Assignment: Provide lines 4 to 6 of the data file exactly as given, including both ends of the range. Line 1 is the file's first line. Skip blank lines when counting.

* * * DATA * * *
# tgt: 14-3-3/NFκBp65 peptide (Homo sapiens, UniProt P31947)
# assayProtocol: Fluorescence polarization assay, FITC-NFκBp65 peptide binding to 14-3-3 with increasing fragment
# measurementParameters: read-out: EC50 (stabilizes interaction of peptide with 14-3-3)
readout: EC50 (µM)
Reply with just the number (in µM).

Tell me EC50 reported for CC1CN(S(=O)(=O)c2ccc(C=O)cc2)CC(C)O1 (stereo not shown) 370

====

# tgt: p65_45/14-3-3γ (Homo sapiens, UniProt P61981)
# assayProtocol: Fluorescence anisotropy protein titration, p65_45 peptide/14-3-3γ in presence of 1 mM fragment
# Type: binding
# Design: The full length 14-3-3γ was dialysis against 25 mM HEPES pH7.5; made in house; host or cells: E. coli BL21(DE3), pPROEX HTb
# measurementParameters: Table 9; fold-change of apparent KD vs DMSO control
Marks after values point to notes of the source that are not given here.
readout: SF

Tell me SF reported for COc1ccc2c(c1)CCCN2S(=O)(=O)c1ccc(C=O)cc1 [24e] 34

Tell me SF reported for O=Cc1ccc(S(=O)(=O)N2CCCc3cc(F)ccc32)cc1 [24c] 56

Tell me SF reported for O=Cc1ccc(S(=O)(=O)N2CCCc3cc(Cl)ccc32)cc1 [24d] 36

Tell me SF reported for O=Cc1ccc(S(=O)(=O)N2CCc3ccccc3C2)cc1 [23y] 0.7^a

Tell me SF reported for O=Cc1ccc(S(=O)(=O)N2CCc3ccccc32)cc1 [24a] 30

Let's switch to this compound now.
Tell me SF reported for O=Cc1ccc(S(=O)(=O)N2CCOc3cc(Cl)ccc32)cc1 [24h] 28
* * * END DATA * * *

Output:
readout: EC50 (µM)
Reply with just the number (in µM).

Tell me EC50 reported for CC1CN(S(=O)(=O)c2ccc(C=O)cc2)CC(C)O1 (stereo not shown) 370